Baltimore City Paper Spotlights I Never Liked You & Perfect Example!

Comics Feature

Baltimore City Paper    |    Tim Kreider    |    July 19, 2006

If you’re reading City Paper, you probably already know about cartoonists like R. Crumb, Harvey Pekar, and Dan Clowes because you saw Crumb or American Splendor or Ghost World at the Charles; you may have heard of Alan Moore as the author or co-author of books adapted for the films From Hell, League of Extraordinary Gentlemen, and the upcoming V for Vendetta. You may know the names Art Spiegelman (the Maus guy) or Chris Ware from their New Yorker covers. We won’t be talking about them here because 1) they’ve gotten enough publicity already, and 2) frankly, with the exception of Moore, none of them really floats my boat. Whether they like it or not, many of these artists are still too mired in the insular, self-referential subculture of comics (reacting against something doesn’t mean you’re free of it) to have much crossover appeal to mainstream readers. I want to recommend some books that you’ll like if you’re the kind of reader I described above—someone whose reading life is as integral to their personality and sanity as their dream lives or sex lives. This list takes something of a shotgun approach, partly because I don’t know you and your tastes, and also, I’m afraid, because there are so few truly good comics being drawn that any list of the best ones will unavoidably be eclectic. However, I can promise you that in none of these books will you see even one man in tights.

I Never Liked You (Drawn and Quarterly Publications, 1994) and Ed the Happy Clown (Vortex, 1989) by Chester Brown
I Never Liked You, about the author’s adolescence, is an understated and dispassionate recollection of his first bungled, hurtful flirtations with girls and his mother’s gradual dissolution into schizophrenia. It’s generally considered the best of the glut of autobiographical comics, which, like the memoir in mainstream literature, is currently suffering from an oversupply of quantity and an emergency-level shortage of quality. Me, though, I prefer Ed the Happy Clown, collecting stories that appeared in Brown’s comic Yummy Fur in the ‘80s. The plot, such as it is, follows the increasingly bizarre and humiliating misadventures of Ed, a hapless innocent, involving vampires, vampire hunters, pygmies, Frankenstein’s monster, cattle-mutilating aliens, and angels, culminating in the head of an alternate-universe Ronald Reagan being transplanted onto the end of Ed’s penis via a transdimensional waste-disposal duct. There is a strain of something distinctly unfunny underlying all this absurdity, a cruel morality that was reinforced by the straightforward, unironic adaptations of the gospels that originally backed every episode of Ed in Yummy Fur. Government scientists turn out to be hysterical homophobes with concealed handguns; the brutal, porcine police wear domino masks; doctors smoke cigarettes over their surgeries and beat patients with pipes in bare cinder-block rooms in hospitals that look like Central American prisons. Even divine justice turns out to be as arbitrary, unfair, and indifferent as any MVA bureaucrat.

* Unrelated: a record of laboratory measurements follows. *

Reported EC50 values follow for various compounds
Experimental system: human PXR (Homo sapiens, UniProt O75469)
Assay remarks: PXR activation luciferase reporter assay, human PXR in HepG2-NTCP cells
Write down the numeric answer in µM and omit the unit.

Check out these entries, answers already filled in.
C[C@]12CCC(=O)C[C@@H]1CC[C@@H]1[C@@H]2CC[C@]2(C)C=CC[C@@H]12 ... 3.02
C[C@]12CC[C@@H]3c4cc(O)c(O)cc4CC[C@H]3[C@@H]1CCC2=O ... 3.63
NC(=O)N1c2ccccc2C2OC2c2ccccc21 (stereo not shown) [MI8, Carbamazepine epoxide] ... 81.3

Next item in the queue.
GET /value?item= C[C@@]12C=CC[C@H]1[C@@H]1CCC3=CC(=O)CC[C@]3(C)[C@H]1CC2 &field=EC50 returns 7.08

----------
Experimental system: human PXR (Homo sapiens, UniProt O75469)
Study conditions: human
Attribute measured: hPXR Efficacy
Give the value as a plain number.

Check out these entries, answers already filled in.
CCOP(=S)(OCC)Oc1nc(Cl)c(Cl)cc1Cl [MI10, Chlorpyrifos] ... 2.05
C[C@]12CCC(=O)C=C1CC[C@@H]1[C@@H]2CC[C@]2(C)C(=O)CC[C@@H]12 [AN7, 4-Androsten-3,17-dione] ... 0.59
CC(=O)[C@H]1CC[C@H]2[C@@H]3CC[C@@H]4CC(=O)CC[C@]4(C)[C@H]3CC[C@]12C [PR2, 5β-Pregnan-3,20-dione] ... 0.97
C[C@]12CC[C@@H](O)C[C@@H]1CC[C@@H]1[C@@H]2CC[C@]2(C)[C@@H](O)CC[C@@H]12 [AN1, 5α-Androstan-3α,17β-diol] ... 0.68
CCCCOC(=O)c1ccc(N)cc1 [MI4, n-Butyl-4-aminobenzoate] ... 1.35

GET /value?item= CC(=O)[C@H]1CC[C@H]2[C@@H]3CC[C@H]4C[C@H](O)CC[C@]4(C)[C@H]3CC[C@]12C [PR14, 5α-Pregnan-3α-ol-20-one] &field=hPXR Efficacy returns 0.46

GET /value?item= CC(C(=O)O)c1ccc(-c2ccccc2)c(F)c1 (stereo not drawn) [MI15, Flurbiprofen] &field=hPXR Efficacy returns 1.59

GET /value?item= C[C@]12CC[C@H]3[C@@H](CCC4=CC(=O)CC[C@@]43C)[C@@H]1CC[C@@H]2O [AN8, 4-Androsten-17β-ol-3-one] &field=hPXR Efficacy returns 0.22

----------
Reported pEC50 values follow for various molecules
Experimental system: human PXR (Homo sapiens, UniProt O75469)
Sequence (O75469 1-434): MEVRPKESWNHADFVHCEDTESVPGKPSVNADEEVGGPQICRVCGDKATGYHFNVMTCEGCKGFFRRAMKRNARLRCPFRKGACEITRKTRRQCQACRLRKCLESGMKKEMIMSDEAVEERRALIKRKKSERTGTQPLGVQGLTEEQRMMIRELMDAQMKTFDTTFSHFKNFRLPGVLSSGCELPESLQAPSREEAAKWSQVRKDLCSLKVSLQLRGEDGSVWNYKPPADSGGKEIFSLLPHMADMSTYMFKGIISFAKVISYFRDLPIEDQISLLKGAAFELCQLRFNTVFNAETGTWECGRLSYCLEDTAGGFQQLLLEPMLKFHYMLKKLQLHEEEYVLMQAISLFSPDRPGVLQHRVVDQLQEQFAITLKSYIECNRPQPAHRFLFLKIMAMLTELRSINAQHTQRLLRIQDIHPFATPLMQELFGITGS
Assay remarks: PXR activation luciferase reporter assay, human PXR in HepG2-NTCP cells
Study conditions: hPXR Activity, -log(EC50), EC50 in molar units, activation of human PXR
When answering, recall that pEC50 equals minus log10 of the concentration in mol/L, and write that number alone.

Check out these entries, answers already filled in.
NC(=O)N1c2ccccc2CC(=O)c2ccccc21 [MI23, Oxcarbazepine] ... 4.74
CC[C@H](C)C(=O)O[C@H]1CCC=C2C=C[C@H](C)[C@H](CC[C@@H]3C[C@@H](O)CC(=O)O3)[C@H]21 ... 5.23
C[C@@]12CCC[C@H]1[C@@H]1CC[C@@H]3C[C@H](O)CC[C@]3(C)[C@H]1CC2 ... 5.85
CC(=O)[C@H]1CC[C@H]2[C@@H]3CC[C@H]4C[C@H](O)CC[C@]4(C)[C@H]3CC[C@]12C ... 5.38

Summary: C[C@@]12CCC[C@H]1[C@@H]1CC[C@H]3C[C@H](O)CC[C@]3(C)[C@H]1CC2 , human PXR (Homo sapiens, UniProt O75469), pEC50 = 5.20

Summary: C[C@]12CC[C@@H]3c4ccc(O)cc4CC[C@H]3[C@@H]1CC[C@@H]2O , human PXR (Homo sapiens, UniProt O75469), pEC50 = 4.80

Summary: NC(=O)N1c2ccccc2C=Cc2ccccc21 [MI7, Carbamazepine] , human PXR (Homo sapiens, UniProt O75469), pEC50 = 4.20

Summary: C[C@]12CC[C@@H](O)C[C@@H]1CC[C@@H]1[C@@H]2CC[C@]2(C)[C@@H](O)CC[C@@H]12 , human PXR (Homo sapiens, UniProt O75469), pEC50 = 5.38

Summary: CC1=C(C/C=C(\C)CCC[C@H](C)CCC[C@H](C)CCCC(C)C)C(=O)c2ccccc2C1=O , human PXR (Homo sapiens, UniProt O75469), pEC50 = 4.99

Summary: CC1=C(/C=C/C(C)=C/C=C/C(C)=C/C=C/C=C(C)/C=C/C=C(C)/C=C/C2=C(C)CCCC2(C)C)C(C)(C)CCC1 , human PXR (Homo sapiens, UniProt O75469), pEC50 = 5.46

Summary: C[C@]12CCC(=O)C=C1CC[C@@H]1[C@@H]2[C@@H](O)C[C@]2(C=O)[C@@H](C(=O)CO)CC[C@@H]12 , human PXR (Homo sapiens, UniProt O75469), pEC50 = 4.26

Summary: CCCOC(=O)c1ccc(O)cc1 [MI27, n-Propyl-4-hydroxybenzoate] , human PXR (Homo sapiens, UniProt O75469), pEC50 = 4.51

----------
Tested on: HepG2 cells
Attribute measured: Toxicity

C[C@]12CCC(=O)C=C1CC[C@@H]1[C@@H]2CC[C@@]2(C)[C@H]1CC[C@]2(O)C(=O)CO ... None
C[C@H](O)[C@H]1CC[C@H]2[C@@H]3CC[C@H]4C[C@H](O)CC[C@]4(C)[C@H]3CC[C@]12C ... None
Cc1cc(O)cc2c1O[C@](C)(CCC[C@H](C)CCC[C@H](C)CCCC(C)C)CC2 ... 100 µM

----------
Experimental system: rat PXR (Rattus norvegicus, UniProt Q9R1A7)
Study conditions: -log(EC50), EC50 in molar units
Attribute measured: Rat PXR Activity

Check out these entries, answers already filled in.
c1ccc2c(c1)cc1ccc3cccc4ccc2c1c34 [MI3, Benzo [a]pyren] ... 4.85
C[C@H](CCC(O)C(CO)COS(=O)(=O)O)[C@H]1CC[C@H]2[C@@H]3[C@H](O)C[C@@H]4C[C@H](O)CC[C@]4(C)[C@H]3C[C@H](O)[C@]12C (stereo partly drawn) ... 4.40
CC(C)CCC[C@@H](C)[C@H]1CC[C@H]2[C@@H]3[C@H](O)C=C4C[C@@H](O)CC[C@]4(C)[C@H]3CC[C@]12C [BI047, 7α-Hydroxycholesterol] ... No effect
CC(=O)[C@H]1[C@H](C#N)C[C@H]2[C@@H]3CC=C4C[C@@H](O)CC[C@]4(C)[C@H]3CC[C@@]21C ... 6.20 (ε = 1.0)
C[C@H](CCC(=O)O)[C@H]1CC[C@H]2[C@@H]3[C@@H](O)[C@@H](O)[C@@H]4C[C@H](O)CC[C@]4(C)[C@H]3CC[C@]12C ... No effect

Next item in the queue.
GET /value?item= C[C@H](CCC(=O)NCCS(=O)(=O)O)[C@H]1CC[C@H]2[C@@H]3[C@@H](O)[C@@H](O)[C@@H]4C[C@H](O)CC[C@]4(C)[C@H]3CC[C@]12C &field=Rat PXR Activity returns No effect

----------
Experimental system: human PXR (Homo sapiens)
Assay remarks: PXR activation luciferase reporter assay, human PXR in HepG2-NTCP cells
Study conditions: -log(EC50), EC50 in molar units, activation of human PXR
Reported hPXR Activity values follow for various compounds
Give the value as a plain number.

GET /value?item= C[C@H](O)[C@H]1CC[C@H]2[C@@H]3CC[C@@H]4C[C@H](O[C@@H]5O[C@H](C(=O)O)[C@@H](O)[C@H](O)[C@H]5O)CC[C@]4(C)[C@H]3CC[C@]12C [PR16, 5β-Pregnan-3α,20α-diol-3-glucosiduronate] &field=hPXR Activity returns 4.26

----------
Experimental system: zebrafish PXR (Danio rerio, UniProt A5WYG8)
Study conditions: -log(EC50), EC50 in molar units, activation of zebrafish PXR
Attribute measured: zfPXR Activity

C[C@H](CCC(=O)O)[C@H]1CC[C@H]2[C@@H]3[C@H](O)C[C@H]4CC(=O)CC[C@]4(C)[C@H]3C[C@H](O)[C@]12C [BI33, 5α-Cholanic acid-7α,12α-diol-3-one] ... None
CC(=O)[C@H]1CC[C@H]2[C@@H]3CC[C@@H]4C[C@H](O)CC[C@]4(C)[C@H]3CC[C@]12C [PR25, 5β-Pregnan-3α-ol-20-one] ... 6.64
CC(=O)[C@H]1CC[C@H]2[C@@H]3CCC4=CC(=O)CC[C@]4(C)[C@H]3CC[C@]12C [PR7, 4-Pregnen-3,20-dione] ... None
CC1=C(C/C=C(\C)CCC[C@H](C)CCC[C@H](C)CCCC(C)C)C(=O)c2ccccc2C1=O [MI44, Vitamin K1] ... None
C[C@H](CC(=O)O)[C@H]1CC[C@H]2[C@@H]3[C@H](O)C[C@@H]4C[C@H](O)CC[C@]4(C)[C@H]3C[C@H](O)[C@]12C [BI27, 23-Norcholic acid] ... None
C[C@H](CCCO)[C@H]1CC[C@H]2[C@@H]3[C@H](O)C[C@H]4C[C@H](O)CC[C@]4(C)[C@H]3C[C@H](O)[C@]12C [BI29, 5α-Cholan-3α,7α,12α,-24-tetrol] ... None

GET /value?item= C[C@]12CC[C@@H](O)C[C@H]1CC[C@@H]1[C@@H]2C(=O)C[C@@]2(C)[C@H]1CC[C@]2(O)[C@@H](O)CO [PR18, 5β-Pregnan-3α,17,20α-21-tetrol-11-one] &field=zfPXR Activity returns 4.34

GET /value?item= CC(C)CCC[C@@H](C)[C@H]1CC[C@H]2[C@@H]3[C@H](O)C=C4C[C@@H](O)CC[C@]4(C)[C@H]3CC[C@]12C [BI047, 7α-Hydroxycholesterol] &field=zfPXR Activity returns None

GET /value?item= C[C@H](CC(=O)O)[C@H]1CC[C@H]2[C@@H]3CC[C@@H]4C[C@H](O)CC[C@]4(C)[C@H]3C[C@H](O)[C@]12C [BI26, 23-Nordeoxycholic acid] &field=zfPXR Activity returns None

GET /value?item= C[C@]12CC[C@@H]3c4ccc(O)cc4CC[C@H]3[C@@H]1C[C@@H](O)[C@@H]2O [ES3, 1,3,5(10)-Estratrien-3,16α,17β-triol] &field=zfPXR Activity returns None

Perfect Example (Highwater Books, 2000) and Diary of a Mosquito Abatement Man (La Mano, 2005) by John Porcellino
Punk rock was a revelation to the young John Porcellino, showing him that anyone could make art without formal education or technical virtuosity. However, unlike many people who have taken this lesson to heart, Porcellino is a born artist, someone whose nerve endings seem more sensitive to both the pain and the mystery at the center of this existence. Anyone who was ever moved to tears by “the loveliest saddest landscape in the world” as drawn by Antoine de Saint-Exupery in The Little Prince will understand the quiet power of Porcellino’s deceptively childlike drawings. Perfect Example is one of the best novels ever written about adolescence—yes, up there with The Catcher in the Rye. I hesitate to describe it as a story about a depressed teenager, because I know this sounds like the last thing in the world you’d want to read. Even though it clearly evokes what it was like to grow up in suburban Illinois circa 1985, it also, unlike most bildungsromans, transcends those incidentals and grapples with ageless problems that adults still have to contend with: figuring out how to be a person in the world, how to love and let yourself be loved by others. A second collection, Diary of a Mosquito Abatement Man, is a more episodic chronicle of Porcellino’s days as an exterminator that documents his growing reverence for the natural world. It includes some passages that make the hairs rise on your arms and the air around you seem to stand still; like Denis Johnson’s stories in Jesus’ Son, whose subjects are often mundane or tawdry, they always point beyond themselves to something ineffable.

Doubtlessly connoisseurs of comics will despise this list for its prejudices and omissions. Fuck them. These are people who think Craig Thompson’s Blankets is a good graphic novel because it was well drawn and very, very long. Really good graphic novels are still too few, but superb new work is being written and drawn all the time. I’m still waiting for the second volume of Jason Lutes’ complex and ambitious historical novel Berlin, and I’m told the new book Epileptic, by one David B., is extremely good.

It’s not yet clear where comics are in their history—whether the current spate of serious, literary comics is just the autumnal blaze of an obsolete medium in its decadence, or the spazzy, pretentious, and gorgeous adolescence of a new, unexplored art form. The difference may depend on the ambitions and talents of a handful of individual creators—and on the adventurousness, curiosity, and discernment of you, the reader.

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